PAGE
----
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Power of a Woman – Eleanor of Aquitaine

Eleanor of Aquitaine, Power of a Woman, a historical fiction novel

IN THIS HISTORICAL FICTION novel, Power of a Woman, Eleanor of Aquitaine recalls memoirs of ‘interesting’ times. Eleanor fought her long life through to build and keep feminine power in an era dominated by men of the Church and royal courts. Eleanor prevailed in an ‘iron, bearded world’ she tells us; through wars, crusade, Thomas Becket, failed marriages to kings—Louis VII and Henry II—too many sons, and many more trials.

Power of a Woman captures Eleanor’s thoughts in her voice, recalling exploits that carried her through the peaks and troughs of the turbulent years.

Around 1152, an unknown stonemason carved Eleanor of Aquitaine’s face with that of her second husband, the soon-to-be King Henry II of England. (Metropolitan Museum, NY.)

Around 1152, an unknown stonemason carved Eleanor of Aquitaine’s face with that of her second husband, the soon-to-be King Henry II of England. (Metropolitan Museum, NY.)

WHILE SHE DICTATES, Eleanor lives her roles again: as duchess of Aquitaine, queen of France, warring courtier, patron of troubadours, crusader, queen and regent of England, empire builder, femme fatale and the subject of romantic verse; as the mother of too many sons, founder of her Court of Ladies, instigator and arbiter of family strife, scorned wife, banished exile, regent of England again, ransom collector, peacemaker, matchmaker, and perpetual negotiator. At eighty-one, this magnificent lady ‘retires’, in part to dictate the royal progress of her life.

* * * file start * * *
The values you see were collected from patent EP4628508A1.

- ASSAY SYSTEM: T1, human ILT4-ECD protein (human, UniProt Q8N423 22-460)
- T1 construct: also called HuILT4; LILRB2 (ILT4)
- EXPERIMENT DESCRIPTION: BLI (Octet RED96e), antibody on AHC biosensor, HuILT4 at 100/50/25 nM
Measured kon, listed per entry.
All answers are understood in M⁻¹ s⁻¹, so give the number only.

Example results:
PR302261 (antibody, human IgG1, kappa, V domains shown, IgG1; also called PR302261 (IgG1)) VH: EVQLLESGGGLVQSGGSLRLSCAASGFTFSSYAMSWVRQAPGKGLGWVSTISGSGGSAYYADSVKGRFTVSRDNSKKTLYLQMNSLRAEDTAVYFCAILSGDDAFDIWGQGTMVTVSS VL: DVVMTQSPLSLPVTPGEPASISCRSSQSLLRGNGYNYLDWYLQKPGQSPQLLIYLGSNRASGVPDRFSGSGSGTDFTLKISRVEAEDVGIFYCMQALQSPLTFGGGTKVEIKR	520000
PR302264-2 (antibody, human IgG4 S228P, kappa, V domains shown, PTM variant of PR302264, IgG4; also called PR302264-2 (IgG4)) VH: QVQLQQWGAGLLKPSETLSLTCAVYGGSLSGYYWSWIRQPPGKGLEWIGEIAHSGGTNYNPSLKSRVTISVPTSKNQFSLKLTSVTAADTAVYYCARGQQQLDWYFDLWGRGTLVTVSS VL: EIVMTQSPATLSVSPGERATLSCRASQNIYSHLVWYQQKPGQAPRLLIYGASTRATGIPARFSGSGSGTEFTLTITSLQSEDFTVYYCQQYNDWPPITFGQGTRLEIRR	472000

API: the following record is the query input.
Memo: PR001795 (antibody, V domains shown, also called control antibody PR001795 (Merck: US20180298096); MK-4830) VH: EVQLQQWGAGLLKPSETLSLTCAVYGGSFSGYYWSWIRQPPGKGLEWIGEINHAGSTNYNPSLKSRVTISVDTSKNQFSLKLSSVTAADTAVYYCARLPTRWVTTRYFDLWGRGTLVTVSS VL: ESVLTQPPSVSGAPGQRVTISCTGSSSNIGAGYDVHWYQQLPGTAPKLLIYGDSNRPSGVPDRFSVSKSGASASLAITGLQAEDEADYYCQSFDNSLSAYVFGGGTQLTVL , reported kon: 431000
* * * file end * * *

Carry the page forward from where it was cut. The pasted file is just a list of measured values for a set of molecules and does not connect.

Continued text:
‘Language is a woman’s weapon, her siege engine that knocks down male walls’

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‘Power of a Woman’ – Eleanor of Aquitaine’s book, in a nutshell

Eleanor of Aquitaine, Power of a Woman

Eleanor of Aquitaine, Portrait © Duncan Long, 2007. Based on the limestone bust of Eleanor with Henry at The Cloisters, New York.

Eleanor brings to life her astonishing odyssey in ‘Power of a Woman. Memoirs of a turbulent life: Eleanor of Aquitaine‘, her memoir of marriages to two warring kings, Louis VII of France, then Henry II of England. The title in Czech says it well: A Queen to Two Kings.

Eleanor recalls wars, crusade, intrigues and ruthless diplomacy while confessing her loves, hopes for her children and their fates. She even barters with God: “Let me die before You gather in another child, or the child of a child, of mine! I would prefer to relinquish this old body quietly, but be warned! If I must be borne hence cursing Christ, as Henry was, I shall.”

Eleanor spent her long life struggling to assert her will against kings (her two husbands and two sons), popes and emperors while carving out space for the feminine in history. Dry wit marks Eleanor’s tale of her Court of Ladies and her mystique as the femme fatale of her day.

‘Oh, the indignity of being a woman at war!’